Recordings of 911 calls and police radio traffic that were released Thursday reveal new details in the fatal shooting by Charlotte-Mecklenburg police of 29-year-old Rueben Galindo outside his northeast Charlotte apartment building on Sept. 6.
On that night, CMPD Chief Kerr Putney said, officers perceived an imminent lethal threat and saw Galindo with a gun despite having been told to drop it. At a vigil Sept. 8, Galindo’s family and friends said he was killed unjustly and that officers were there because he had called 911. Galindo’s family said he wanted to surrender the weapon to police.
At one point on a 911 recording, Galindo, speaking calmly in Spanish, says, “I don’t have bullets. I don’t have bullets. I don’t have bullets. I don’t have bullets.”
In the recordings released by CMPD, a 911 dispatcher tells police that a Spanish-speaking man called 911 “saying he’s armed with a gun and wants officers to come help him. He refuses to give interpreters further information. It’s unknown what he wants to do with the gun. Unknown if he’s suicidal. He’s not really cooperating.”
Police also released Galindo’s call to 911. When the dispatcher asks whether he needs police, fire or Medic, he replies: “Somebody who can speak Spanish.”
In the conversation between Galindo and the interpreter, Galindo is asked, “Do you have a weapon?”
“Yes,” Galindo replies.
“Where do you have the weapon?”
“In my bag,” Galindo says. “If you want, I can take it out.” (He then says something inaudible about his hands.)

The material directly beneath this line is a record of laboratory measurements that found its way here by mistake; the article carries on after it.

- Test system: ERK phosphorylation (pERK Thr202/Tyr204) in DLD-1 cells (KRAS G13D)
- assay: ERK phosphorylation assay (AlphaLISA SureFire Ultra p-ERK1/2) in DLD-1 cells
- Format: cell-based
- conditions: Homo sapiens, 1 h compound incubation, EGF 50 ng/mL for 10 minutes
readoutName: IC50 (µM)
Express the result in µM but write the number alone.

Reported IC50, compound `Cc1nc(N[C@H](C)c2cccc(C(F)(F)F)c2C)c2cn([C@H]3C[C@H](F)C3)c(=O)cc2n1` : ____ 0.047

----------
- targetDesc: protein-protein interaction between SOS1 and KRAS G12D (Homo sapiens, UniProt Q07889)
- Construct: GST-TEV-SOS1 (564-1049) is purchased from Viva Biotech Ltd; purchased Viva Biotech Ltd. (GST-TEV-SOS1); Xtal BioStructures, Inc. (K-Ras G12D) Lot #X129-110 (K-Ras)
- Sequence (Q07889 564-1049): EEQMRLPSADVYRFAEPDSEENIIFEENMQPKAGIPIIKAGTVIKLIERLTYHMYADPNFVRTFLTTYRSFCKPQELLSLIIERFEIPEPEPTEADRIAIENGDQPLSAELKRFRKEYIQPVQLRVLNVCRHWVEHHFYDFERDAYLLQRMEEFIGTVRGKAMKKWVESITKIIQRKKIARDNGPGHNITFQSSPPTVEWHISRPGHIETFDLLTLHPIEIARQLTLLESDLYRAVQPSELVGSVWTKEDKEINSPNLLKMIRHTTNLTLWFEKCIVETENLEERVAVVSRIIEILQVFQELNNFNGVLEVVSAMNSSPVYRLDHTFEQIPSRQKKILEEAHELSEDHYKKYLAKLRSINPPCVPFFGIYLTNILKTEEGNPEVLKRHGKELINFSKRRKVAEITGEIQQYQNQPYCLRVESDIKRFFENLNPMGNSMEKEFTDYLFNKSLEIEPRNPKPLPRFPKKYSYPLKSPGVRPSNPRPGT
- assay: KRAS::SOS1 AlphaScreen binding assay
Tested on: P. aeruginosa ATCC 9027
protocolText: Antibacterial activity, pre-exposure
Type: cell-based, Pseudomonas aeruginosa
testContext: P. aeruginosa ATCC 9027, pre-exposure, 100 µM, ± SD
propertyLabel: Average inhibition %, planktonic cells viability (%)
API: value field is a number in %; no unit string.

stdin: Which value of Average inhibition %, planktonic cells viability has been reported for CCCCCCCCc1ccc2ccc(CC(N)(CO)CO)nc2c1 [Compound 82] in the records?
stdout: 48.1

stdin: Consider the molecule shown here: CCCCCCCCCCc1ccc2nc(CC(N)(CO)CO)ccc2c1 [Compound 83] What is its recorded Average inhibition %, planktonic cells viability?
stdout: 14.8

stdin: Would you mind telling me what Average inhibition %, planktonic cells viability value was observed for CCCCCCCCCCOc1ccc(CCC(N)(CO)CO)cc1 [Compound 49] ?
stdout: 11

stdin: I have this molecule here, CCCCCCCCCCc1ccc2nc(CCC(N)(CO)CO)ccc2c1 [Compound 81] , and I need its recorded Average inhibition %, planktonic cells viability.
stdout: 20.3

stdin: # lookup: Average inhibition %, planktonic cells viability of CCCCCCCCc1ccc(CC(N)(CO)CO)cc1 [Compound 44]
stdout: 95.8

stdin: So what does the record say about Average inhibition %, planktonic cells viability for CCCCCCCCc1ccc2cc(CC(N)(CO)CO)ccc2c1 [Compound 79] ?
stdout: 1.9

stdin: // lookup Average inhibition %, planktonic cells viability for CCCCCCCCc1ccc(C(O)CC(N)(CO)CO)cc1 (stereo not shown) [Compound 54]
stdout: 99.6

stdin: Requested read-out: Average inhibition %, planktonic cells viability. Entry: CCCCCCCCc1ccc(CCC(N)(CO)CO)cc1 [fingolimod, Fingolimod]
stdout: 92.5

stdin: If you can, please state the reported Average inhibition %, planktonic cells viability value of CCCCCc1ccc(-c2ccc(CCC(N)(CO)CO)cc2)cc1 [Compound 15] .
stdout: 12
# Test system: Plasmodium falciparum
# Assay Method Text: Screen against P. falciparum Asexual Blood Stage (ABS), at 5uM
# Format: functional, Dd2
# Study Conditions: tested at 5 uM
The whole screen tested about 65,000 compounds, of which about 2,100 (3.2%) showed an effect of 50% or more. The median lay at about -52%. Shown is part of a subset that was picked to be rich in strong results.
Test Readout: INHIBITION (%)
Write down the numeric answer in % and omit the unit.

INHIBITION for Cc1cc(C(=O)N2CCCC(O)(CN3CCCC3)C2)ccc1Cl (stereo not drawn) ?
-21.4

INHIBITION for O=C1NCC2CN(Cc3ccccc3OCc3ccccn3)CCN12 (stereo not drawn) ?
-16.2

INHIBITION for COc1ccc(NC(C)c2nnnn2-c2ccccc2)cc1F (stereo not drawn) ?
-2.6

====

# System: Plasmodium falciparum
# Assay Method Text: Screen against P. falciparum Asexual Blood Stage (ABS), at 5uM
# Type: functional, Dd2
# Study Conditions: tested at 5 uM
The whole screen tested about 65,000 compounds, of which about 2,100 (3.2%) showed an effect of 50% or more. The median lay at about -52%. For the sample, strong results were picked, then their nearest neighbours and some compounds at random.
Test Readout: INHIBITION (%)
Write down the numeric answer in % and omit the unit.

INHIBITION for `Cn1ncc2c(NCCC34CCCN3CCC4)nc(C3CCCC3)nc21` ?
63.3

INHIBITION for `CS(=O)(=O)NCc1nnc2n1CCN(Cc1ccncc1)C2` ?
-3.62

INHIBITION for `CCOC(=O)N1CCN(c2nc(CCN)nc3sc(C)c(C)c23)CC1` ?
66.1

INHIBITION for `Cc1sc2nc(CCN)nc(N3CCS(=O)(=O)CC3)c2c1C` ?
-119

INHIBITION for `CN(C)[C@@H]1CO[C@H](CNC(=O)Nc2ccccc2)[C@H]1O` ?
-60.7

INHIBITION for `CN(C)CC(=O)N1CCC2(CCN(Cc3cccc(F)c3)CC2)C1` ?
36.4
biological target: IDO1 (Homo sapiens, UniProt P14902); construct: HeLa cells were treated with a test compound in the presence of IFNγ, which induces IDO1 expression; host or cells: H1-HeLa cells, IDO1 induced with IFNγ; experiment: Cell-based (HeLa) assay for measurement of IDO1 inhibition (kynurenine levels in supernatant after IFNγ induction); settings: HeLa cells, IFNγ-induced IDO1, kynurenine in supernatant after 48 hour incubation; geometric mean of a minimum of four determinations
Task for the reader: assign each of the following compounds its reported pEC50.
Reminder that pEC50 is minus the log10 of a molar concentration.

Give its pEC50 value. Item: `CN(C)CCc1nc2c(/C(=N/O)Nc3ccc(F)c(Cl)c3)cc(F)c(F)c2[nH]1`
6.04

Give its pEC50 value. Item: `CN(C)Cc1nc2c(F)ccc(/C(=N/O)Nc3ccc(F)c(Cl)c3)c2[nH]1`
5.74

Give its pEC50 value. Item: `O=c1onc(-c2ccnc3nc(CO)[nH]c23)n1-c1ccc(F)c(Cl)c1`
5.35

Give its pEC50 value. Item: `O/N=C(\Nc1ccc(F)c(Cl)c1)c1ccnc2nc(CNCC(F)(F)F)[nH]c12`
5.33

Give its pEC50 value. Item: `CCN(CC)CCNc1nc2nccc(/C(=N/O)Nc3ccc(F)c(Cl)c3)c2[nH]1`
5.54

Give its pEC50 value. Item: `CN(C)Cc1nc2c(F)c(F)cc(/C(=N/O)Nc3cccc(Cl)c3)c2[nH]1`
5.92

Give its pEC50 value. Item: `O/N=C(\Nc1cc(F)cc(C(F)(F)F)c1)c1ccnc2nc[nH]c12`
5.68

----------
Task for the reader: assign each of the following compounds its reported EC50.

The interpreter says: “Yes. yes, please. Can you leave it in a safe spot in the house. I don’t know where you can leave it, just somewhere safe. When the officers arrive, please show them your hands. OK? I don't want you with a weapon.”
“OK,” Galindo responds. “Are they on their way or what?”
“They’re on their way, sir,” the interpreter says.
Galindo keeps asking where the officers are, and the dispatcher responds they are on the way, adding, “They are there to help you.”
“I don’t have bullets. I don’t have bullets. I don’t have bullets. I don’t have bullets.”
“OK, sir, I understand you’re saying that.”
“I don't have bullets. I am telling you sincerely and clearly that I don’t have bullets.”
In a clip of police radio traffic, a dispatcher says, “He says he still has a gun on him... He’s saying he doesn’t have any bullets in it, but he says he still has a gun on him and doesn’t want to set it down anywhere else. It appears he’s inside because he’s opening doors.”
“10-4,” an officer replies. “We’re outside of the apartment, the side of the building facing the road.”
In response to another officer calling in, the dispatcher says the armed man is still on the line and that he doesn’t want to set the gun down.
“Shot fired, shot fired,” an officer is then heard saying on the police radio traffic. “Suspect down.”
Police have said they recovered Galindo’s handgun but have not stated whether it had any bullets in it.
In all, CMPD released nine audio recordings related to the shooting, including a neighbor’s frantic 911 call reporting gunfire. “Sounds like somebody shooting next door,” the man said. “I heard something go boom, boom, and some Mexicans screaming and yelling, two shots like bang, bang, and people outside screaming.”
Officers David Guerra and Courtney Suggs were put on administrative leave, as is standard procedure. When a person is shot by police, two investigations begin. The shooting will be investigated like any other shooting in Charlotte, and CMPD’s Internal Affairs Bureau will also run an investigation to see if officers followed department policy and procedures.
CMPD said the 911 recordings were edited, as required by state statute, to change each caller’s voice and remove personal information such as name, address and telephone number. The radio traffic recordings also were edited to remove any name, address or phone number related to this case and unrelated radio traffic.
To hear the tapes
Go to http://www.charlottenc.gov/newsroom/releases/Pages/CMPD_Releases_OIS_audio-Galindo.aspx